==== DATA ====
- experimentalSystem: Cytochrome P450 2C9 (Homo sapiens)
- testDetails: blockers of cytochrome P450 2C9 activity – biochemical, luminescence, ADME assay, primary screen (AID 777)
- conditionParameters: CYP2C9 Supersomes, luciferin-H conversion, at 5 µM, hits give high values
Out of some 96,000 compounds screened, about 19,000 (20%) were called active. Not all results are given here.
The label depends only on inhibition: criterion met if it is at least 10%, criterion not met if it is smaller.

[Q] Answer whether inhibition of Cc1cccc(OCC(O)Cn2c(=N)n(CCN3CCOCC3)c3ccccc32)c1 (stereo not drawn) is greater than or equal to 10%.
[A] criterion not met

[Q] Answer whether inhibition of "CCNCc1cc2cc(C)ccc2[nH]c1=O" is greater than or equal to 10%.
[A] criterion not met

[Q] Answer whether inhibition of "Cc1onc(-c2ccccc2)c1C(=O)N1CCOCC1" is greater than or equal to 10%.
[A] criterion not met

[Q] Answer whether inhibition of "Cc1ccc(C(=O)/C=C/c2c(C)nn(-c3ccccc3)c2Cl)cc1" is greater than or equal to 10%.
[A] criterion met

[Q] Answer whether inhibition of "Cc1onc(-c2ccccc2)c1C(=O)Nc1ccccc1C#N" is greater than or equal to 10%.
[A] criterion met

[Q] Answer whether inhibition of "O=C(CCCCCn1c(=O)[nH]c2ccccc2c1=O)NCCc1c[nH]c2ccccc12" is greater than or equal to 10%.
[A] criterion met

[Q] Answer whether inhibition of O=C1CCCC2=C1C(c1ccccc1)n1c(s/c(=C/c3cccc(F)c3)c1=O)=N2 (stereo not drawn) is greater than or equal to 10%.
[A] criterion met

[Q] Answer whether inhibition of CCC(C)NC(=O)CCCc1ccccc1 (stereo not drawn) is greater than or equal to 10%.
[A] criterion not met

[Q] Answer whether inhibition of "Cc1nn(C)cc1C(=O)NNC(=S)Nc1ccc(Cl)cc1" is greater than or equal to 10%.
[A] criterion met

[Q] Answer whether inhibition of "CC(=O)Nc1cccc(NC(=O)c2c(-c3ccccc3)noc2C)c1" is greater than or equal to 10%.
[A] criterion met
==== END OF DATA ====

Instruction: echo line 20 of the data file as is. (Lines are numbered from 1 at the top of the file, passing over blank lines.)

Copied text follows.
[Q] Answer whether inhibition of CCC(C)NC(=O)CCCc1ccccc1 (stereo not drawn) is greater than or equal to 10%.